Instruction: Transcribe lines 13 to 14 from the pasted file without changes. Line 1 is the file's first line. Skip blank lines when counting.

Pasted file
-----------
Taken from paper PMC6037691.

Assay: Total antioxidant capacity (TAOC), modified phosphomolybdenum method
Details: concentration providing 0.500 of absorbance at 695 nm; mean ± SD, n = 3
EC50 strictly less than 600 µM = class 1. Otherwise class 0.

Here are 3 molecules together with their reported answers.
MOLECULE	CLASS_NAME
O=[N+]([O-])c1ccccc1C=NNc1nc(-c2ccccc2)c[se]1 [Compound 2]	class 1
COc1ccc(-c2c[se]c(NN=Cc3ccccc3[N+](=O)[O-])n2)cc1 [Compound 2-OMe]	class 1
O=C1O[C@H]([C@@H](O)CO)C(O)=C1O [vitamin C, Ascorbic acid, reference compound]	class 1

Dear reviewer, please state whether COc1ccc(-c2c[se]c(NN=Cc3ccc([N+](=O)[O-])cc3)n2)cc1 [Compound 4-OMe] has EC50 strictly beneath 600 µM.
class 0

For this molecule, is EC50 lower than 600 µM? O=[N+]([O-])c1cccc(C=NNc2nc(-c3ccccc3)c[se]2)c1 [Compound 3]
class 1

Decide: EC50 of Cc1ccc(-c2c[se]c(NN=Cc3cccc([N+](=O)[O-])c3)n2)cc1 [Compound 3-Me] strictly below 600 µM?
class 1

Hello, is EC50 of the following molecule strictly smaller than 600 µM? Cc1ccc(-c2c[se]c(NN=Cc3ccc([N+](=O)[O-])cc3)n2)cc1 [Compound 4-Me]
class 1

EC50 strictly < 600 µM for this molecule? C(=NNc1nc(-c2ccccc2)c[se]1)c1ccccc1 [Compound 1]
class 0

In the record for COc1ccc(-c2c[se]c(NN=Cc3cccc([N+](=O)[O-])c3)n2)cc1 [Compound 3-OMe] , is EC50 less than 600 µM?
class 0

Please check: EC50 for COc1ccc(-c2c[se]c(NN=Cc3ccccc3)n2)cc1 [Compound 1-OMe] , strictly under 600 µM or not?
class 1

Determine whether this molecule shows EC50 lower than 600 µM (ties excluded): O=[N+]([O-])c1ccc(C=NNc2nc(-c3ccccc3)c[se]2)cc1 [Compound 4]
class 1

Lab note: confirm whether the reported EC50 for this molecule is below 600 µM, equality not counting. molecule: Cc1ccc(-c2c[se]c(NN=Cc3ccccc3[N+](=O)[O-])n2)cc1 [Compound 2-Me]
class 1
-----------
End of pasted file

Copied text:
class 1

Decide: EC50 of Cc1ccc(-c2c[se]c(NN=Cc3cccc([N+](=O)[O-])c3)n2)cc1 [Compound 3-Me] strictly below 600 µM?